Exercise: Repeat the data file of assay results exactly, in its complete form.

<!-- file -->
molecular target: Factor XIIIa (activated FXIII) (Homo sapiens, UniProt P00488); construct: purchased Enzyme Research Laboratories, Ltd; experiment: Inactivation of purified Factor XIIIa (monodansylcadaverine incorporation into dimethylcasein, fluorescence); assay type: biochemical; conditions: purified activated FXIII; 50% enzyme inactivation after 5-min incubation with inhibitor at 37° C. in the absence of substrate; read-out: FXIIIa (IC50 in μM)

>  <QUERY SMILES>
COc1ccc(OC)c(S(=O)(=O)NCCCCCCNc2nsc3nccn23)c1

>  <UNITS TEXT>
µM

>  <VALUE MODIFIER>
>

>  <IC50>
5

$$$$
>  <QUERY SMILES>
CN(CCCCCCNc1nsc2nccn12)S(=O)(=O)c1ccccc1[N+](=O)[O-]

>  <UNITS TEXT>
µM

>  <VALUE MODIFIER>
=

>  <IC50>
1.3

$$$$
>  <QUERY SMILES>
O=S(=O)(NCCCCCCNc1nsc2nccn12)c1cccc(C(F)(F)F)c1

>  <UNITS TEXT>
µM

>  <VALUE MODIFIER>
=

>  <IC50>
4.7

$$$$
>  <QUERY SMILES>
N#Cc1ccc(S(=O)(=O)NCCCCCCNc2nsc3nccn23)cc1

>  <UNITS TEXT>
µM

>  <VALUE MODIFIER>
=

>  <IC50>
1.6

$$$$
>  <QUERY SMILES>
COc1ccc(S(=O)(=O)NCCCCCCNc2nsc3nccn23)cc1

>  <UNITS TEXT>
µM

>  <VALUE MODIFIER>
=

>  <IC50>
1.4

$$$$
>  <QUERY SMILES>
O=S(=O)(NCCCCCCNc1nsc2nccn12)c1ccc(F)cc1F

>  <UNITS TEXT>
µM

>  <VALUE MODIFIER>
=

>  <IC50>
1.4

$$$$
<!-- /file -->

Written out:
molecular target: Factor XIIIa (activated FXIII) (Homo sapiens, UniProt P00488); construct: purchased Enzyme Research Laboratories, Ltd; experiment: Inactivation of purified Factor XIIIa (monodansylcadaverine incorporation into dimethylcasein, fluorescence); assay type: biochemical; conditions: purified activated FXIII; 50% enzyme inactivation after 5-min incubation with inhibitor at 37° C. in the absence of substrate; read-out: FXIIIa (IC50 in μM)

>  <QUERY SMILES>
COc1ccc(OC)c(S(=O)(=O)NCCCCCCNc2nsc3nccn23)c1

>  <UNITS TEXT>
µM

>  <VALUE MODIFIER>
>

>  <IC50>
5

$$$$
>  <QUERY SMILES>
CN(CCCCCCNc1nsc2nccn12)S(=O)(=O)c1ccccc1[N+](=O)[O-]

>  <UNITS TEXT>
µM

>  <VALUE MODIFIER>
=

>  <IC50>
1.3

$$$$
>  <QUERY SMILES>
O=S(=O)(NCCCCCCNc1nsc2nccn12)c1cccc(C(F)(F)F)c1

>  <UNITS TEXT>
µM

>  <VALUE MODIFIER>
=

>  <IC50>
4.7

$$$$
>  <QUERY SMILES>
N#Cc1ccc(S(=O)(=O)NCCCCCCNc2nsc3nccn23)cc1

>  <UNITS TEXT>
µM

>  <VALUE MODIFIER>
=

>  <IC50>
1.6

$$$$
>  <QUERY SMILES>
COc1ccc(S(=O)(=O)NCCCCCCNc2nsc3nccn23)cc1

>  <UNITS TEXT>
µM

>  <VALUE MODIFIER>
=

>  <IC50>
1.4

$$$$
>  <QUERY SMILES>
O=S(=O)(NCCCCCCNc1nsc2nccn12)c1ccc(F)cc1F

>  <UNITS TEXT>
µM

>  <VALUE MODIFIER>
=

>  <IC50>
1.4

$$$$